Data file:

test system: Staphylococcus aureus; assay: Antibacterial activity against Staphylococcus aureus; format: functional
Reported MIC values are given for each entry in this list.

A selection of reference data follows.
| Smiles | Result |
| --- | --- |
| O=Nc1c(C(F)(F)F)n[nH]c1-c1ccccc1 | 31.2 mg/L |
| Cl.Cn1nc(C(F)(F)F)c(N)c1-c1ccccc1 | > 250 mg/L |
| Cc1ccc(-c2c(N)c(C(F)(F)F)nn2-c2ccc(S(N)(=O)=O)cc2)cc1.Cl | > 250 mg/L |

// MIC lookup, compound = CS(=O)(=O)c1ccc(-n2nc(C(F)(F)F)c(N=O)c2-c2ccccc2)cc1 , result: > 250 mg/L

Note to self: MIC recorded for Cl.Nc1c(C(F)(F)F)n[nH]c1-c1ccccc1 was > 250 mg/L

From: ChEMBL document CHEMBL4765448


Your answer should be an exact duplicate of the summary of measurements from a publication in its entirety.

test system: Staphylococcus aureus; assay: Antibacterial activity against Staphylococcus aureus; format: functional
Reported MIC values are given for each entry in this list.

A selection of reference data follows.
| Smiles | Result |
| --- | --- |
| O=Nc1c(C(F)(F)F)n[nH]c1-c1ccccc1 | 31.2 mg/L |
| Cl.Cn1nc(C(F)(F)F)c(N)c1-c1ccccc1 | > 250 mg/L |
| Cc1ccc(-c2c(N)c(C(F)(F)F)nn2-c2ccc(S(N)(=O)=O)cc2)cc1.Cl | > 250 mg/L |

// MIC lookup, compound = CS(=O)(=O)c1ccc(-n2nc(C(F)(F)F)c(N=O)c2-c2ccccc2)cc1 , result: > 250 mg/L

Note to self: MIC recorded for Cl.Nc1c(C(F)(F)F)n[nH]c1-c1ccccc1 was > 250 mg/L

From: ChEMBL document CHEMBL4765448